Talking today about Halo for some reason
You might find YouTube video of “Halo 3 funny Elite dialogue,” including winners like, “One of us must die!” or “If you gaze at me much longer, we may as well exchange fluids,” and my favorite, the exasperated “We have few enough warriors as it is!” if you shoot an ally to death. If you haven’t played Halo, these lines are being growled by gravelly-voiced aliens, the “Elites.” One of the lines triggers when you, the protagonist Master Chief, melee an Elite ally. He replies, “Is this because of Reach?” The result of a special mode, this is not really “canonical” dialogue, though it’s impressive that even incidental writing was better than the real stuff in later sequels.
In the fiction of the Halo games, the Elites are the warrior class of an alien empire known as the Covenant. Before the opening of the very first Halo game, and as chronicled in a prerelease tie-in book, the Covenant attacked and destroyed the human planet Reach. One of the ships to escape the planet carried the last supersoldier Master Chief, who accidentally discovers a mysterious ringworld — a Halo. By Halo 3, with the incidental funny lines, the Elites have defected from the Covenant and formed a military alliance with humans. This is the best part of the story. Arguably, it’s what lends Halo a story altogether. In Halo 2, the playable Elite character the Arbiter (Keith David) leads a rebellion within the Covenant, and the traditional shooting gameplay takes on the existential purpose of resisting religious dogma. In the final moments of Halo 3, the Arbiter shakes hands with the human commander Lord Hood (Ron Perlman), and we understand that his people have reached this historic moment by rejecting fundamentalism. As for the humans?
We’ll stop here to note that Halo is one of the biggest media franchises of all time, between The Big Bang Theory and the DC Extended Universe. As one of the breakthrough titles of the 2000s, it helped video games go fully mainstream and become a multibillion-dollar industry, along with Guitar Hero, Madden, and Wii Sports. Now, the controversies of similar titans like Grand Theft Auto and Call of Duty made for big headlines — marketing, after a fashion. The controversy of Halo 2’s religious subplot took the form of gamers upset they were playing a character other than the Master Chief. People didn’t necessarily miss the point, but perhaps the allegory softened the blow? Of course, “Covenant” is a term often associated with quite popular real-world religions, as are other Halo proper nouns like “Prophets,” “Ark,” and perhaps “The Flood.” These days, Ubisoft makes it an annual tradition to insist their games aren’t political.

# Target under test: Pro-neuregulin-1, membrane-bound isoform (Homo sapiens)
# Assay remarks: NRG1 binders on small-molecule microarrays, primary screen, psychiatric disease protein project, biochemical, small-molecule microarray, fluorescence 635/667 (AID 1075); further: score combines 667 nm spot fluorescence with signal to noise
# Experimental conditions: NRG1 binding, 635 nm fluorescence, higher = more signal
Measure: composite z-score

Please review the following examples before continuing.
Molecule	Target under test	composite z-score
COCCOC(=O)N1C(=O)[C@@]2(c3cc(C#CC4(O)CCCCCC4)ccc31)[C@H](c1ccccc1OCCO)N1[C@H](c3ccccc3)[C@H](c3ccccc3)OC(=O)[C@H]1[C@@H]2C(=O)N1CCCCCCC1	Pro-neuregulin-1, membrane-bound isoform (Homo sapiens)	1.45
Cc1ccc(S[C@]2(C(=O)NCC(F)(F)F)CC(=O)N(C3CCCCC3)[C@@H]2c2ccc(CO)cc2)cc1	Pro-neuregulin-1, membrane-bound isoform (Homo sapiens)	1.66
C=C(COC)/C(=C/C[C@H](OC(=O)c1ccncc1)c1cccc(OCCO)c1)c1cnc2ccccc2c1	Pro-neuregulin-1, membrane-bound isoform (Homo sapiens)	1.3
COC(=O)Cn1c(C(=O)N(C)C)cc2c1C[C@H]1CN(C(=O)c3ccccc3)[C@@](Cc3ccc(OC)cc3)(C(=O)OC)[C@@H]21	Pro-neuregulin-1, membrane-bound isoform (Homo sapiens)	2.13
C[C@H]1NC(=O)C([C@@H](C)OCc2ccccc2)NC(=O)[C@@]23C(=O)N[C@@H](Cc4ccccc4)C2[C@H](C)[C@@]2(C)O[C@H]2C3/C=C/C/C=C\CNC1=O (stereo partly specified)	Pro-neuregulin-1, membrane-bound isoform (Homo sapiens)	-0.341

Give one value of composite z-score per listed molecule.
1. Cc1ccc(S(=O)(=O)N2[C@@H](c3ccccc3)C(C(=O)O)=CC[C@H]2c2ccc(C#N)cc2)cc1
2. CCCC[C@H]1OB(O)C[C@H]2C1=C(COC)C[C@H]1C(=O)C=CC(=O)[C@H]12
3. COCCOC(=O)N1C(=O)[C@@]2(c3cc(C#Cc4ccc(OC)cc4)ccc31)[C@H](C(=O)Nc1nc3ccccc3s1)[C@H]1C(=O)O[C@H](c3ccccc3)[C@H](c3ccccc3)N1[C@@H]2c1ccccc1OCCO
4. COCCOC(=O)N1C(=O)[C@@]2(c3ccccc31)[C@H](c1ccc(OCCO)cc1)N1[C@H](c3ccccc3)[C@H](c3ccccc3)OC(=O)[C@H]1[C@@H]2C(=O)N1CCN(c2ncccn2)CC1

By my reckoning, the humans arrive at the handshake by also rejecting fundamentalism. This is the ending if their beginning is “The Fall of Reach,” a subtitle for the tie-in novel as well as an animated movie. Like “Concrete Jungle” for Predator, it sort of floats around the Halo mythos. However, this is the line from Lord Hood to the Arbiter: “I remember how this war started, what your kind did to mine. I can’t forgive you, but you have my thanks.” He doesn’t cite Reach here, and the Fall bears little mention whatsoever in the original three games. Playing as the Master Chief, we’ve certainly witnessed Elites killing humans, like on the shores of the Silent Cartographer, or in the ruins of Delta Halo. Hood’s words are more usefully a reference to that.
Until Halo: Reach. This fifth game in the mainline series was a special project, attended to with the weight of completion. A swan song for Halo’s original developer Bungie before they handed the reins to Microsoft in favor of the Destiny series. Or Destiny — I’m not really sure. The team wanted to bid a proper farewell, and how better than to dramatize, in game form, the Fall of Reach? This game’s addition to the series is the story of how a neat backstory element became Halo’s 9/11.
The Fall of Reach, much like the destruction of Alderaan as referenced in The Mandalorian, was already the series’ 9/11. In the context of Halo 3, it was a 9/11 processed, to where its radicalizing consequence is overcome. The Halo trilogy miraculously tells a beautiful story, and does so unpretentiously, buoyed by a flexible tone shaped primarily by Joseph Staten (who also voices the Grunts). As Staten was occupied by the writing of spinoff Halo 3: ODST at the time, he didn’t lend his talent to Reach. ODST had to suit the expected wit of its vocal talents borrowed from the cast of Firefly, but Reach plowed on with non-characters and a silly, oppressive mood. It luxuriates in the victimhood of the Covenant attack, simplifying a once-nuanced conflict. I’d be pretty callous to characterize American media’s dramatization of 9/11 as “luxuriating,” because 9/11 isn’t a fictional event. Granted, I understand a lot of those movies were pretty weird.
Why is the story of the Fall of Reach seen through the eyes of wordless, planet-hopping supersoldiers and not human refugees? Why do I care about Reach? Why do I care about Earth in Mass Effect 3, or Earth in Halo 2? I have no relationship to these places, especially once that relationship is encouraged with the language of patriotism (one of the marketing campaigns was actually “Remember Reach”). The planet didn’t play enough of a part in the Halo trilogy to become one of its transmedia franchise’s narrative focal points. If we linger on imagery of burning buildings and dog tags, we’ll have to retcon a lot of the Master Chief and Arbiter adventures to better address it. It can no longer be the throwaway, borderline nonexistent line, “Is this because of Reach?” I wouldn’t have advised choosing that story for the final Halo, or any Halo, but once chosen, it must be properly told.